NBTC crackdown on telecoms wrong-headed: AIS exec
The telecom regulator should be supporting cellular operators instead of cracking down on them as it is now, Somchai Lertsutiwong, chief marketing officer of Advanced Info Service (AIS), the industry's largest player, said yesterday.
The National Broadcasting and Telecommunications Commission (NBTC) is taking the wrong tack by continuing to impose stricter controls on operators. This could eventually boomerang on mobile-phone users, he said.
Recently the watchdog started seriously enforcing three regulations, some issued many years ago, and set a deadline of January 18 for compliance. The rules require operators to sell only refill cards with no expiration dates, to record the identity numbers of buyers of prepaid SIM cards and, in the case of AIS and Total Access Communication (DTAC), to cap their domestic call rate at 99 satang per minute. AIS and DTAC are classified as significant market players.
The watchdog insists it has to enforce its own regulations strictly.
Somchai claimed that the call-rate ceiling limited operators' ability to offer choices of packages to fit the various call patterns of customers.
"But our revenue is 53 satang per minute, which is already lower than the cap of 99 satang per minute," he said.
The revocation of the validity period was unreasonable, as operators have costs to shoulder, Somchai said. Keeping a phone number active costs AIS Bt50 per month for the regulatory number fee and for tracking the user's account. Without a validity period, the NBTC could not manage phone-number reallocation and reuse effectively, he said.
The NBTC has cited the need of subscribers who do not make frequent calls to keep topping up their balances so that their accounts will not be deactivated. However, the NBTC has asked operators to propose new validity periods by February 10. AIS and TrueMove have already submitted their current range of 30-365 days.Somchai said only 5 million of AIS's more than 34 million subscribers were on promotional packages with an average rate of more than 99 satang per minute and might need longer validity periods, and only a handful of them had complained about these two issues.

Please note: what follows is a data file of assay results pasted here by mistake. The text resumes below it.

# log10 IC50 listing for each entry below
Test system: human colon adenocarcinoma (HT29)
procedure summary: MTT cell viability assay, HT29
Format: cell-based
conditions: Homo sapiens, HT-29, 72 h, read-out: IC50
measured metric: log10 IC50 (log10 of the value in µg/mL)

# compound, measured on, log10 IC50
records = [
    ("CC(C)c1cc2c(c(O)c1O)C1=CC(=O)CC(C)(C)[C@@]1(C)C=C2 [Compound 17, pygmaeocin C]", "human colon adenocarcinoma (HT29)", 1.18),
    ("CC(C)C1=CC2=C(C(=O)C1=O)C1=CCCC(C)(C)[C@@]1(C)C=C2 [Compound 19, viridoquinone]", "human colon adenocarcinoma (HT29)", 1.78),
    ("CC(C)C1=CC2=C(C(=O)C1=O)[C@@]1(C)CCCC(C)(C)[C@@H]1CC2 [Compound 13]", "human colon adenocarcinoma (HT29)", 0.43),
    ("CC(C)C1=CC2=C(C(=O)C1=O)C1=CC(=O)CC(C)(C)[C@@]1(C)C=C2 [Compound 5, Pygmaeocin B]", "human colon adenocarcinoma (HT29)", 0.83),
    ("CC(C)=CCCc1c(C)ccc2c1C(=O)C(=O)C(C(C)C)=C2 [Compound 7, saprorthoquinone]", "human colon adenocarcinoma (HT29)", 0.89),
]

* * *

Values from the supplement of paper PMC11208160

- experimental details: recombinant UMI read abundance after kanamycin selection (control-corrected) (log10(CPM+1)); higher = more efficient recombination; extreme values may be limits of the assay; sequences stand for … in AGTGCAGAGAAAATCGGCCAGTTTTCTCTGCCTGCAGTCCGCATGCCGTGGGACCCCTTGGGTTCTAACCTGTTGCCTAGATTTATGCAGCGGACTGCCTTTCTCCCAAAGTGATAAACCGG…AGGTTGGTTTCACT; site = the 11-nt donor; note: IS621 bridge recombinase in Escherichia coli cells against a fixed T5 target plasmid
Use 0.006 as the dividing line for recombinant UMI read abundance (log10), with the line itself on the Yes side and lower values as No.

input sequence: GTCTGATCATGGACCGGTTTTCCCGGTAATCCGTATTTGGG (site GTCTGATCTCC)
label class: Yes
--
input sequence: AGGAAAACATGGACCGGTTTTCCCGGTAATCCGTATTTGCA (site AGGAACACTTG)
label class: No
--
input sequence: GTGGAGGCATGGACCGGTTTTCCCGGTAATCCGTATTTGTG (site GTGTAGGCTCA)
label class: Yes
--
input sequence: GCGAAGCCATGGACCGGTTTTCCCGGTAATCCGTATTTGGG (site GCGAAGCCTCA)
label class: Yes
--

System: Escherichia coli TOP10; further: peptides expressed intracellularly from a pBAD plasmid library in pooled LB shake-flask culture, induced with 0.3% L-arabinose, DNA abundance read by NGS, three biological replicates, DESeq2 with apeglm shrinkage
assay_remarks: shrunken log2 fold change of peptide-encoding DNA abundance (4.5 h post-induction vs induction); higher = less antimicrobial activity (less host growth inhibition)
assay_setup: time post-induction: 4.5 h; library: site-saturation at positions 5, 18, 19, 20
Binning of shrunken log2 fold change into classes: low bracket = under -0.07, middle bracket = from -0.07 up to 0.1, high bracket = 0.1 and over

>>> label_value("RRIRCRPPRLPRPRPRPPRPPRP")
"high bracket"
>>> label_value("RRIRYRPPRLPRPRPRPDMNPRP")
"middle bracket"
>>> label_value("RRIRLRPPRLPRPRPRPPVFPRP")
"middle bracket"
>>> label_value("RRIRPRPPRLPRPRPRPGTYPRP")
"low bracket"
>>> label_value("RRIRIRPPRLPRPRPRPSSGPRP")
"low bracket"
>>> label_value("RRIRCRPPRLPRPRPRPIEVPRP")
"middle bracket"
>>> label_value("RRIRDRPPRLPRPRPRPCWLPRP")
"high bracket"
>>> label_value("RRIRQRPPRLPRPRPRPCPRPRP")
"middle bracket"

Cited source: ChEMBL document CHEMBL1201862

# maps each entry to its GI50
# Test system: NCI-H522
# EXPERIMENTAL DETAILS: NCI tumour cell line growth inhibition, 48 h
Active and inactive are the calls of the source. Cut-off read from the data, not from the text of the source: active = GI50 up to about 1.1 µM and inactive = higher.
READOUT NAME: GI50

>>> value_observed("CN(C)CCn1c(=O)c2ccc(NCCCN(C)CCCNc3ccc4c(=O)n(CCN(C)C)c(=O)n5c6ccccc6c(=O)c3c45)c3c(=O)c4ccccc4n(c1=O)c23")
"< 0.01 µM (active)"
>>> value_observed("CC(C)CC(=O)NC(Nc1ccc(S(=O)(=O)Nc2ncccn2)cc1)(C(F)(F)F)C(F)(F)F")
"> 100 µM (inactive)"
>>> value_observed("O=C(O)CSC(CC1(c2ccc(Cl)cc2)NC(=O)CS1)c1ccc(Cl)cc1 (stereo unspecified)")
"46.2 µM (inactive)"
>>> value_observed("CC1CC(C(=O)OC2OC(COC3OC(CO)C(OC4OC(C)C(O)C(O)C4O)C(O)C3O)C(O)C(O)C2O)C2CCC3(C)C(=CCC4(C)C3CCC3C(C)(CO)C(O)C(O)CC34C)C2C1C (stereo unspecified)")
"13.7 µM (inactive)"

While operators would like to learn the profiles of their customers, those opting to use prepaid services do not want to disclose their personal information or feel inconvenienced in having to do so. But the regulation is understandable, given the use of mobile phones by elements in the deep South to commit terrorist attacks, he acknowledged.
As the licence holders for the 2.1-gigahertz spectrum are ready to launch their third-generation cellular services aggressively, the NBTC should focus on the key point, which is to support fair competition among them, he said.
AIS subsidiary Advanced Wireless Network (AWN) is targeting 14 million 3G subscribers this year, of whom some might be migrating from AIS, he added.
The NBTC's telecom committee this week granted 26 million mobile-phone numbers to the three 2.1GHz licence holders - 14 million to AWN, 8 million to DTAC Network, and the rest to Real Future of True Corp.